Before heading out on your summer vacation, read through our list of four common vacation scams and learn how to avoid them. You don’t want to take a permanent vacation from your hard-earned money!
1. The bogus prize vacation
In this scam, you’ll receive a notification via snail mail, phone call or email, that you’re the lucky winner of a free vacation stay. You’ll eagerly start planning your trip, only to find that you’re repeatedly asked to pay various “prize fees,” “taxes,” or “reservation deposits” as the departure date draws near. Your “free” vacation isn’t free at all!
2. The dream-priced rental
You’re scrolling through Airbnb, searching for that perfect vacation rental house when you suddenly strike gold. There it is! The location you’ve been looking for — and at a dream price!
You’ll contact the renter and begin making arrangements for your trip. The renter will offer you an even steeper discount if you pay them through a third-party processing site instead of through the Airbnb website. Their likely preference is wire transfer. You’ll then be asked to pay a deposit or even the full price of the rental before you arrive. While it’s expected to pay upfront through Airbnb or another rental service, you will not have the same protection if you’re not using the site.
The problem starts when you arrive at your vacation spot — or try to do so, that is. The address does not exist, and the gorgeous pictures you’ve been looking through belong to another renter. Sadly, you’re now out of your money and have nowhere to stay during your vacation.
3. Phony “experiences”
Aside from vacation rentals, sites like Airbnb also allow you to book “experiences,” or days out on the town with locals.
Unfortunately, this platform has become a breeding ground for scammers who offer phony tours to eager vacationers. Always do your research and follow up with the company before paying.
4. Travel-club membership with a catch
In these scams, unscrupulous travel companies work hard to persuade you to join their travel club with the promise of significant benefits and kickbacks, including dream vacation stays, discounted cruises or resort tickets and completely free getaways.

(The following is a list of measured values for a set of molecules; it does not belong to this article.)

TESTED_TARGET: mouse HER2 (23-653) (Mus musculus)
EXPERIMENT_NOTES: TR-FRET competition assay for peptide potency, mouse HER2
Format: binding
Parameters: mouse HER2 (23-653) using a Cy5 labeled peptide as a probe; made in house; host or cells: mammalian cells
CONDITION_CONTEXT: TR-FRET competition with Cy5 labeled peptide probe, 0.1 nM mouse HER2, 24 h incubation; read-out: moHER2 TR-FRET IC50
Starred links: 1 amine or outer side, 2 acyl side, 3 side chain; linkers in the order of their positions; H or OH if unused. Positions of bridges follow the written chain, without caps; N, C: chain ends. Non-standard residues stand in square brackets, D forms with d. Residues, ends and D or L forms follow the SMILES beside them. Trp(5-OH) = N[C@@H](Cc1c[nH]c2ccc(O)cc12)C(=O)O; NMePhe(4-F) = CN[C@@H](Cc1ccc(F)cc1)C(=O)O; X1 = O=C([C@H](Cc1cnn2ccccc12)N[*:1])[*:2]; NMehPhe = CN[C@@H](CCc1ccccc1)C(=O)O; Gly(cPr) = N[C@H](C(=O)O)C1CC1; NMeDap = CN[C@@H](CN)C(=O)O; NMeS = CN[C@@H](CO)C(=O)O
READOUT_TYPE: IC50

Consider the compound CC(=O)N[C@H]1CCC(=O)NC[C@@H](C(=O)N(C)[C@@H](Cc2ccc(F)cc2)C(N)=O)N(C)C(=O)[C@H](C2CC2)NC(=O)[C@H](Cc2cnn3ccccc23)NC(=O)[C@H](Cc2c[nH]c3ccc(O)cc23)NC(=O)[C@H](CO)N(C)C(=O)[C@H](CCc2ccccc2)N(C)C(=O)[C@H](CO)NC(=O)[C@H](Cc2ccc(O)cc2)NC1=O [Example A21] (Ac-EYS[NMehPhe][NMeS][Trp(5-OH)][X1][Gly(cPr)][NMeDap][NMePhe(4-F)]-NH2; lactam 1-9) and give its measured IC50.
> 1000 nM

Unfortunately, once you’ve joined the club, you’ll be charged high dues for perks that are so hard to access, they’re practically worthless. The discounted tickets will only be eligible for specific vacation dates, and the “free” trip promised also comes with severe restrictions.
How to spot a vacation scam
Now that you know the many ways you can be conned while planning or being on vacation, let’s take a moment to review the red flags that will clue you into these scams.
A. Upfront fees. Whether it’s a vacation rental, a tourist experience, or a sweepstakes prize, you should not have to pay more than a small deposit before your arrival. If you’re asked to pay steep upfront fees or even the full amount before your vacation, that’s a major red flag.
B. Specific payment methods. Similarly, if you’re asked to pay via wire transfer only, you can be sure you’re looking at a scam. According to the FTC, a demand for payment by wire transfer is the surest sign of a scam.
C. Skimpy details and absent reviews. When booking any vacation, do your research. If your contact refuses to provide you with anything more than the most basic of information and you can’t find much more online, you’re likely looking at a bogus vacation.
D. Prices are too good to be true. Trust your instincts. If a vacation rental, experience, or package is priced ridiculously low, do some digging. Google the travel company or the renter’s name with the words “scam” or “bogus” to see what results come up.
E. Pressure tactics. Scams succeed with speed; therefore, if you’re urged to sign on a vacation package quickly or risk losing out on the deal, opt-out.